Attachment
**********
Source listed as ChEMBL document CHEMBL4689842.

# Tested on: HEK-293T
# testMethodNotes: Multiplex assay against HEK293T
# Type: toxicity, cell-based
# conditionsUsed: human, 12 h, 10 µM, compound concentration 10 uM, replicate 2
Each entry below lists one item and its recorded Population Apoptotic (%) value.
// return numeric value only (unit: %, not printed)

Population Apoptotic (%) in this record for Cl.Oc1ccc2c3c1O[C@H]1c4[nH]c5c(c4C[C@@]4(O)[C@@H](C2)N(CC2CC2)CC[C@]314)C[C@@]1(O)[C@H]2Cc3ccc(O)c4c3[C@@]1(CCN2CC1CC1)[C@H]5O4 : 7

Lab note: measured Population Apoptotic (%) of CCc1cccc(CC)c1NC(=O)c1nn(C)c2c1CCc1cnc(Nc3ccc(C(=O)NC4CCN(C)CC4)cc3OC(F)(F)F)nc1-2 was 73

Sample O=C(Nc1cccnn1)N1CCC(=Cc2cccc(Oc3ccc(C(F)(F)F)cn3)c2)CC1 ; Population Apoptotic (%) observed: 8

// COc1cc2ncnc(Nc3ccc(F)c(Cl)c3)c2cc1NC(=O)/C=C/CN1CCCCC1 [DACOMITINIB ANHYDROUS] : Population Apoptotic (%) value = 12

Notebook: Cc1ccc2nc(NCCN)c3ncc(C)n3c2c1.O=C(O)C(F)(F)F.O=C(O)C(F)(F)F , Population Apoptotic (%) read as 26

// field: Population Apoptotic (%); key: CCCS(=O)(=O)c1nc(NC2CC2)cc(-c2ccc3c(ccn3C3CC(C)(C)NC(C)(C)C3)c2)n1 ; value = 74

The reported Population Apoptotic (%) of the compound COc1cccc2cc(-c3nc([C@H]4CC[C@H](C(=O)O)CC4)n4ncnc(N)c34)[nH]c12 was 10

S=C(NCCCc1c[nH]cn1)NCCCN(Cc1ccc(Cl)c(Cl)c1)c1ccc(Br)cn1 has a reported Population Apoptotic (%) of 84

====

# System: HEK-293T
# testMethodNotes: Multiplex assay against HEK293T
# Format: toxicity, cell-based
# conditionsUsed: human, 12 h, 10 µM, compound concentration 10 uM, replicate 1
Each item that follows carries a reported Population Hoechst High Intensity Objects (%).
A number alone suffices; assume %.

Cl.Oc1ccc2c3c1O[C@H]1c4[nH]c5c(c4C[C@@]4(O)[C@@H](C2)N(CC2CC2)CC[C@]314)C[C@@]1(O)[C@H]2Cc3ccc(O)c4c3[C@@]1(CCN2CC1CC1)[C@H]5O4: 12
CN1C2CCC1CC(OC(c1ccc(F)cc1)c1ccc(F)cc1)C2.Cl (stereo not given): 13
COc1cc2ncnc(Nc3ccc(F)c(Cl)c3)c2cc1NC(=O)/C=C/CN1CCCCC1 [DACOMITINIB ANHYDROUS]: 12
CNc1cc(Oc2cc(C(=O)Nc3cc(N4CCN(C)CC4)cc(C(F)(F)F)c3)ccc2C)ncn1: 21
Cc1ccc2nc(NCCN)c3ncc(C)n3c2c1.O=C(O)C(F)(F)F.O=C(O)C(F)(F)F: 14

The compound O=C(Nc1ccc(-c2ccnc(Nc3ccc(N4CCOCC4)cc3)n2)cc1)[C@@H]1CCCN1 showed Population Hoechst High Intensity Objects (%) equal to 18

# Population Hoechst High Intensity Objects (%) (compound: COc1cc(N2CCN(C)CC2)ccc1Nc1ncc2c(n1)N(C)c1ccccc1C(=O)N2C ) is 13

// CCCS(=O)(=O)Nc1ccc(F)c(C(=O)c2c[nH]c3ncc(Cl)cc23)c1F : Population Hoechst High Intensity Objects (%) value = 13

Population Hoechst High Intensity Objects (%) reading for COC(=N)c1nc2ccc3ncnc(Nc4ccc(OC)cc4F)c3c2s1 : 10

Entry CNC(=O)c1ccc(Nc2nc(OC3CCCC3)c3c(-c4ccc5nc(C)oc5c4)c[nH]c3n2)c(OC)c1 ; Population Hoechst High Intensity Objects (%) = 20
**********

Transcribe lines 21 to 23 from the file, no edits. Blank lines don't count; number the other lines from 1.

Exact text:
Each item that follows carries a reported Population Hoechst High Intensity Objects (%).
A number alone suffices; assume %.

Cl.Oc1ccc2c3c1O[C@H]1c4[nH]c5c(c4C[C@@]4(O)[C@@H](C2)N(CC2CC2)CC[C@]314)C[C@@]1(O)[C@H]2Cc3ccc(O)c4c3[C@@]1(CCN2CC1CC1)[C@H]5O4: 12